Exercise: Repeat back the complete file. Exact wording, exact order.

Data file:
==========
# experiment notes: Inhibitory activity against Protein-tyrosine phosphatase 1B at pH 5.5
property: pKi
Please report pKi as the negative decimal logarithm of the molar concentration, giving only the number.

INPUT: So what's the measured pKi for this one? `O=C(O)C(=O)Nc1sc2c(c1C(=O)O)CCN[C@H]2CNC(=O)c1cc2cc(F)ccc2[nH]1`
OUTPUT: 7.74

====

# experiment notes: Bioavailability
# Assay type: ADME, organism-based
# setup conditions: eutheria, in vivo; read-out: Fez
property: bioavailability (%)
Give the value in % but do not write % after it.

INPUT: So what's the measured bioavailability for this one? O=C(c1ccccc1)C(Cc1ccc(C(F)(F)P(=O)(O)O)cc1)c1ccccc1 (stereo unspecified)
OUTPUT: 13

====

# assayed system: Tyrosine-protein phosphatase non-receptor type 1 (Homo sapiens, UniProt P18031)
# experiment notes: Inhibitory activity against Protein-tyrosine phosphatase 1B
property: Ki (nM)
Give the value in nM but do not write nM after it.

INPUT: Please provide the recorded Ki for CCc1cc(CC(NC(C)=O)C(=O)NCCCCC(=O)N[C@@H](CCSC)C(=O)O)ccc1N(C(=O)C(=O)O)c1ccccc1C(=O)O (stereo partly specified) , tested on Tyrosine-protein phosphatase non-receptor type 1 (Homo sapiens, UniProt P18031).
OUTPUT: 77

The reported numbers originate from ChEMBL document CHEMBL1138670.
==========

# experiment notes: Inhibitory activity against Protein-tyrosine phosphatase 1B at pH 5.5
property: pKi
Please report pKi as the negative decimal logarithm of the molar concentration, giving only the number.

INPUT: So what's the measured pKi for this one? `O=C(O)C(=O)Nc1sc2c(c1C(=O)O)CCN[C@H]2CNC(=O)c1cc2cc(F)ccc2[nH]1`
OUTPUT: 7.74

====

# experiment notes: Bioavailability
# Assay type: ADME, organism-based
# setup conditions: eutheria, in vivo; read-out: Fez
property: bioavailability (%)
Give the value in % but do not write % after it.

INPUT: So what's the measured bioavailability for this one? O=C(c1ccccc1)C(Cc1ccc(C(F)(F)P(=O)(O)O)cc1)c1ccccc1 (stereo unspecified)
OUTPUT: 13

====

# assayed system: Tyrosine-protein phosphatase non-receptor type 1 (Homo sapiens, UniProt P18031)
# experiment notes: Inhibitory activity against Protein-tyrosine phosphatase 1B
property: Ki (nM)
Give the value in nM but do not write nM after it.

INPUT: Please provide the recorded Ki for CCc1cc(CC(NC(C)=O)C(=O)NCCCCC(=O)N[C@@H](CCSC)C(=O)O)ccc1N(C(=O)C(=O)O)c1ccccc1C(=O)O (stereo partly specified) , tested on Tyrosine-protein phosphatase non-receptor type 1 (Homo sapiens, UniProt P18031).
OUTPUT: 77

The reported numbers originate from ChEMBL document CHEMBL1138670.